Glow is the third studio album from South African artist Alice Phoebe Lou, bursting with post-COVID introspection and proclamations of love, which the artist had previously tiptoed around. It hosts various generic influences, creating a somewhat retro sound. You’d expect to find Glow scoring an old romantic film. You shouldn’t be surprised to find yourself staring out of your window, thinking about the lover you’re far away from in that precious moment (whether they’re real or imaginary).
The most apt description of the sound on Glow is that it sparkles. A playful approach to production ensures that the sound is romantic and pretty and haunting. Lou’s voice is clear and dreamy, and somewhat vulnerable, as she employs a wavering melody throughout ‘Glow’ and ‘Mother’s Eyes’. In ‘How to Get Out Of Love’ that vulnerability becomes explicit, as Lou explores tough preparations for a break up. It’s sad and comforting, and Lou’s sound never allows her listener to fall too far into despair. The next track, ‘Heavy / / Light as Air’ lifts to a more upbeat tone, which is reassuring and needed in the rhythm of the album. Ending with ‘Lovesick’, Lou concludes her exploration with a celebration about the joy and relief that can be found in relationships and crushes. Glow suggests that, though it’s hard, love is one of the best things we do.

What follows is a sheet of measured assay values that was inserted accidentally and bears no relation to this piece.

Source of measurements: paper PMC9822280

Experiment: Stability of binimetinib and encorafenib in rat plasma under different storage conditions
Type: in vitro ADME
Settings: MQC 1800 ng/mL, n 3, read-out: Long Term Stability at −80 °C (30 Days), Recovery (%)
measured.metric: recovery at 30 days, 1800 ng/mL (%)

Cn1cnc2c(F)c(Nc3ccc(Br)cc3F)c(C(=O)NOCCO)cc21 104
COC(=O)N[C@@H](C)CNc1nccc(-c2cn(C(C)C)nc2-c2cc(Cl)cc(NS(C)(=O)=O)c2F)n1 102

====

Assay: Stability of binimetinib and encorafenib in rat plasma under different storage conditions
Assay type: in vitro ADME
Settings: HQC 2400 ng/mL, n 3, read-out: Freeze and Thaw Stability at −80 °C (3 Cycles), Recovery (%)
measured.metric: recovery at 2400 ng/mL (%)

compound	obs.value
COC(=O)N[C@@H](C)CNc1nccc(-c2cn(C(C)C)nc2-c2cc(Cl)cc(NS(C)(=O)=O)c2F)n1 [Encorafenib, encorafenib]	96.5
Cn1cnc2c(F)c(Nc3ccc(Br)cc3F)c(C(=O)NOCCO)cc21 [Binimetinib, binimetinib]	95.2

“Will break and then mend your heart.”